Ask a Mechanic | Bolt Tightening Patterns

Jeremy wants to know, “I’m installing a new chainring and am wondering if there’s a specific pattern or way that I should be tightening the bolts?”

Although this process may seem entirely too simple, there’s more to it than simply tightening your bolts one-by-one. This holds especially true for those folks utilizing carbon parts.

There are three separate components that will utilize a specific bolt tightening pattern, and they are:

Properly tightening your bolts in a specific pattern ensures that there is a uniform distribution of load across the part’s surface. If you were to simply go one-by-one and tighten the bolts, the part might seat incorrectly and will end up with uneven pressure across its surface.

Depending on whether you’re working on a 4-bolt, 5-bolt, or 6-bolt part, the process for tightening the part will differ.

Many different cranks and most stems utilize a 4-bolt pattern. Start by installing any bolts you’ll be using hand-tight. Start with the bolt in the upper left corner and tighten it down until it’s just begun to tighten. From there, you’ll repeat the same process on the bottom right bolt, then the bottom left bolt, and finally the upper right bolt, creating an “X” across either your stem or chainring.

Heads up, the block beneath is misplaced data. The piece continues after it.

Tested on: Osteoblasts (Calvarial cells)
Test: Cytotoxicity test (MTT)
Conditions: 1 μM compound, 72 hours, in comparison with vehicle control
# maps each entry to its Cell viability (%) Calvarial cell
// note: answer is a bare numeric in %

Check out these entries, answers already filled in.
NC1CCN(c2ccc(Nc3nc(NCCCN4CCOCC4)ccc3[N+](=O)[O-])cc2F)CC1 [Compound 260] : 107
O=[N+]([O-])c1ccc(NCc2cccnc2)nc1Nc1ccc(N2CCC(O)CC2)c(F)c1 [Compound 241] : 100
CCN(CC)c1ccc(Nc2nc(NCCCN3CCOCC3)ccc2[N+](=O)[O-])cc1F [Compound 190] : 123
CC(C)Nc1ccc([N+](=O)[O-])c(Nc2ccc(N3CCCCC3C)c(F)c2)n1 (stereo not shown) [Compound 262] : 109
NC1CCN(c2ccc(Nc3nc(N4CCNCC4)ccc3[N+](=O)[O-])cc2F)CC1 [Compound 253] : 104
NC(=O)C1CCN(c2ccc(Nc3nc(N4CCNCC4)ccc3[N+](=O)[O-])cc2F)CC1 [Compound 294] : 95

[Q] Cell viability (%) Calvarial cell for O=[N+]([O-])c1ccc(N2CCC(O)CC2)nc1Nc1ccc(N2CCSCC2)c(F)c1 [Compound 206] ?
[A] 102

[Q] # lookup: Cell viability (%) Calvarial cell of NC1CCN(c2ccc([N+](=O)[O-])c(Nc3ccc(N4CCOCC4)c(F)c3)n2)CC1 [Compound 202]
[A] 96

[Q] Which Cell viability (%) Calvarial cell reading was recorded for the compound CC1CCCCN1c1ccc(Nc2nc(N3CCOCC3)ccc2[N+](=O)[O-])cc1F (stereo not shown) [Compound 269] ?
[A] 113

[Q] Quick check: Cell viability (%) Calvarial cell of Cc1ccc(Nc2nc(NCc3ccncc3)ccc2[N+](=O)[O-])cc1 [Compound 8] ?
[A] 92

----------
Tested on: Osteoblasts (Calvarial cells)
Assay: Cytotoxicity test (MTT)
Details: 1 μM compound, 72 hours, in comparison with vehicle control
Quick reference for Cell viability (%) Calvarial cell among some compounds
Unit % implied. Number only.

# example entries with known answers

Once all bolts are semi-tight, follow the same “X” pattern as before and go through one-by-one and tighten the bolts to their final torque specs.

Many cranks and chainrings utilize a 5-bolt pattern. Once again, install all bolts hand-tight in any particular order you like

For all 5-bolt parts, you’ll want to tighten them down using a “star” pattern. Starting at top-dead-center, tighten the first bolt until it’s just begun to tighten. Going clockwise or counterclockwise, skip the next bolt, and repeat the process. Keep tightening every-other bolt under all 5 are slightly tight. (I’d recommend a graphic overlay for this process to show the “star pattern”)

From here, follow the same “star pattern” and tighten each bolt to its final recommended torque spec.

All disc brake rotors have a 6-bolt pattern. After tightening all 6 bolts by hand, start at top-dead-center and tighten your bolt. From there, you’ll want to go straight down, upper right, lower left, lower right, and finally upper left.

Repeat the same process and tighten each bolt to the manufacturer’s recommended torque spec. Thanks for watching and we hope to see you next week!